We found that the perfect size to get good feedback from live demos was about 10-15 users. This was enough to prompt lively discussions and everyone had a chance to express their opinions. I went to meet these audiences at their offices. This encouraged wide attendance representing a spectrum of members of the respective organizations.
I approached each session as a learning opportunity, with the result that I learned quite a bit that influenced the final version of MADE. We gathered notes from each session and paid particular attention to feedback that was repeated among different audiences; that made the language clearer or more accurate; and that protected substantive rights of the tenants.
What kinds of feedback we gathered
By doing this testing we learned several things that I wouldn’t have learned on my own, even with 10 years of experience with the paper forms. In particular, we learned a lot about how users experienced the forms, and about the needs of judges and court personnel that would make the system accessible in the Court Service Centers. We gained very helpful perspective on the needs of the court from clerks, internal access to justice staff, and court service center staff.
We had two very different kinds of litigant in person or pro se users: some were intimidated by too much information. These were often slower readers and focused on information on the screen that wasn’t relevant. We wanted to limit the information shown to those user to the smallest relevant amount, and design questions to require little explanatory text. Other users were hyper-learners. They wanted to really understand everything about the questions we were asking.
Once we identified the two groups of users, we were able to experiment with adding different amounts of information on the screen or behind popups, links, and the help button. We also made changes to the phrasing of questions. For example, we removed compound statements (‘Did your landlord enter your home without your permission or notice’) and replaced them with two statements, with logic that combined them in the final forms when appropriate.
Users wanted feedback on the results of their inputs. We experimented with different kinds of phrasing to be clear and not overpromise.
All of the users wanted feedback early on about the results of what they were telling us. We ask a lot of questions that relate to claims and defenses. Giving them information about what the answers led to was important. To address this need, we added interstitial messages at key points that reflected back the results of the user’s input. This also made the system more transparent.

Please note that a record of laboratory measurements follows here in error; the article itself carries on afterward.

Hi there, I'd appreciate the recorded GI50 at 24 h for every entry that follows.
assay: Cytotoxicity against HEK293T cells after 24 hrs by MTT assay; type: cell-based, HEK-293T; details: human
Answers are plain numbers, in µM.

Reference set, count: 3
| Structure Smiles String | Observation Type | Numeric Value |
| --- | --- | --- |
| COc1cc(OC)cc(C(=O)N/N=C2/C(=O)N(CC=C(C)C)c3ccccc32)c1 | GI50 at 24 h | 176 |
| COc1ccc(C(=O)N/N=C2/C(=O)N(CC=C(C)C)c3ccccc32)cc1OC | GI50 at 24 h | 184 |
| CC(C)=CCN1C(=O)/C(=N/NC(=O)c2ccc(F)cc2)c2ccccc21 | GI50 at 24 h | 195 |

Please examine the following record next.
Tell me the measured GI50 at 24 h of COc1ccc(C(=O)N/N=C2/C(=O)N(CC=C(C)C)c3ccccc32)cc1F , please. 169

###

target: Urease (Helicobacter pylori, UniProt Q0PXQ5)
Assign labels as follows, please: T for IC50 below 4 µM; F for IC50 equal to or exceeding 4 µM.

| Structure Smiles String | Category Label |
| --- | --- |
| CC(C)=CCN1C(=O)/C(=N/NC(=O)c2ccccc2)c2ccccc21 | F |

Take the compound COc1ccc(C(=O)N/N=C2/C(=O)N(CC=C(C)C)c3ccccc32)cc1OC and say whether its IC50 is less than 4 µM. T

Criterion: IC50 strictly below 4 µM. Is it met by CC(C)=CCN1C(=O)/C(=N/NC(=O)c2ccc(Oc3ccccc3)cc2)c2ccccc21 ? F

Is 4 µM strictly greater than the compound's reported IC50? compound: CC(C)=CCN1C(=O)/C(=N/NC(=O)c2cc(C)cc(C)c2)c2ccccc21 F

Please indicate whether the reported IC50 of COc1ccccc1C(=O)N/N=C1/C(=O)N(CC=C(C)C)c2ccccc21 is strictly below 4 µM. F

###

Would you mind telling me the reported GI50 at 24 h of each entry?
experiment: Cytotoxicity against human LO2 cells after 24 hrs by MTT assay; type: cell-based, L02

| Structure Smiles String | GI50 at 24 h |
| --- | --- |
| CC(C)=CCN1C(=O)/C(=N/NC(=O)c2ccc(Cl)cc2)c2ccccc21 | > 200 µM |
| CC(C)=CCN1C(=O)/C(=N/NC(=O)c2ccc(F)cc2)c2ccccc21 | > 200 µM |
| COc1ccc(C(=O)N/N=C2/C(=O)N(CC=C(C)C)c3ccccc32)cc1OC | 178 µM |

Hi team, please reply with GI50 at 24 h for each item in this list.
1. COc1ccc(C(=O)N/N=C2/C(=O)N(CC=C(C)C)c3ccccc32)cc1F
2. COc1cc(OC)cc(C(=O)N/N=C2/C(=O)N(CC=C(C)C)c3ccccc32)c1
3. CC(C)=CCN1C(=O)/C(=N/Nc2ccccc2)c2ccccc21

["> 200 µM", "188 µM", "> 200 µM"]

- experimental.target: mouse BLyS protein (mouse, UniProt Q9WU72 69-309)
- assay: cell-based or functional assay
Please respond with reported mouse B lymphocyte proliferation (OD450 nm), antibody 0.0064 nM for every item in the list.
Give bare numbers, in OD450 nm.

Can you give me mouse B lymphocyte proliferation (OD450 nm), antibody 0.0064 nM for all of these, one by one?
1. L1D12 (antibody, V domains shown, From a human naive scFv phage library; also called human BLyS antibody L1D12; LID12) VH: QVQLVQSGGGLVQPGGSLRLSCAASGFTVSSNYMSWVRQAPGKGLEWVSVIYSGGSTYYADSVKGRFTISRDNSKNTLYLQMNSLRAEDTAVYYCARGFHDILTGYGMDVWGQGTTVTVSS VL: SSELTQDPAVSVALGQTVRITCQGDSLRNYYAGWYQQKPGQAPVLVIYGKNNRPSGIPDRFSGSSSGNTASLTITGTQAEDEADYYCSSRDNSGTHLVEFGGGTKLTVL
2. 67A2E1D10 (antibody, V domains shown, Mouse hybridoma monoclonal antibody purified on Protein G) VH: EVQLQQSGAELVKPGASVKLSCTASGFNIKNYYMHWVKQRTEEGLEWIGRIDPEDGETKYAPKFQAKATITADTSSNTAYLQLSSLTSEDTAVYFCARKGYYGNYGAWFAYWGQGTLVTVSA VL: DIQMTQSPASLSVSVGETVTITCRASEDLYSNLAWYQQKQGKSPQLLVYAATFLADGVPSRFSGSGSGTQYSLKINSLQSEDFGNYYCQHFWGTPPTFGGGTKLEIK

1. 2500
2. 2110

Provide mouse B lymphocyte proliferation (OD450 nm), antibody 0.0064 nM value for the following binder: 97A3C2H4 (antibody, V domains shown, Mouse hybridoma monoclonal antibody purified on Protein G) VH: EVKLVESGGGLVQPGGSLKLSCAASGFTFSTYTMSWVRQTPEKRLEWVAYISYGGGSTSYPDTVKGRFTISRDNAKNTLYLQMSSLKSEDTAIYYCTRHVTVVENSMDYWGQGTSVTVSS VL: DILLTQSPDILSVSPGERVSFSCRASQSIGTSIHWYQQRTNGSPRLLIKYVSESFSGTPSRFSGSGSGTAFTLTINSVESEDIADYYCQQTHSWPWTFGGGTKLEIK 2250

We had a risk of exhaustion, which made sense given 300 possible questions. To reduce this, we made sure to update the user about the amount of progress they had made. We also added additional features to reduce time, such as address autocompletion, automatic selection of courts, and more efforts to leverage information the computer could easily discover.
We learned that an important use case was tenants with low literacy. As a result we enabled text-to-speech support.
We learned more about how to accommodate both users of the system who could return to the forms online later for follow-up, and how to provide information in an accessible way that the user could print and read later.
We went through dozens of revisions for some key screens, particularly to use language at an appropriate grade level (6-8th grade was our target ceiling), take away information that wasn’t relevant, and to customize screens to show only appropriate options (such as removing the option to provide service by mail on the Answer date). Grouping of options on different screens, providing summary screeners, and more were all features of the system that changed due to user feedback and observation.
MADE was written on top of a platform for building interactive legal applications called Docassemble (similar to Odyssey Guide and File, A2J Author, and HotDocs). As a result of our user testing and requests, the author of Docassemble added numerous customizations and features that have benefited other users. For example, changing the location of interface buttons, the visual appearance of the text-to-speech feature, and substantive features such as the address auto completion were all based on our collaboration with the author.
I am certain that MADE would not have been as good a product without the focus on user testing and engaging with so many stakeholders throughout the process. Each time I did a demo or user test, I learned something new that I was able to incorporate into the system and make it better for more users. This was time consuming but worthwhile, and it didn’t require any external resources. I think this is a model which is replicable for other issues and in other jurisdictions. It provides a way in which the slender reserves of organizations like GBLS can be stretched to provide a wider range of assistance. I would be really interested in hearing the experiences of anyone seeking to do this. And, in particular, I would be particularly interested in the practical lessons learned in the process of doing so.
This is an edited version of a blog first posted by Quinten at https://www.nonprofittechy.com/2019/05/12/making-made-user-centered-design-in-practice/.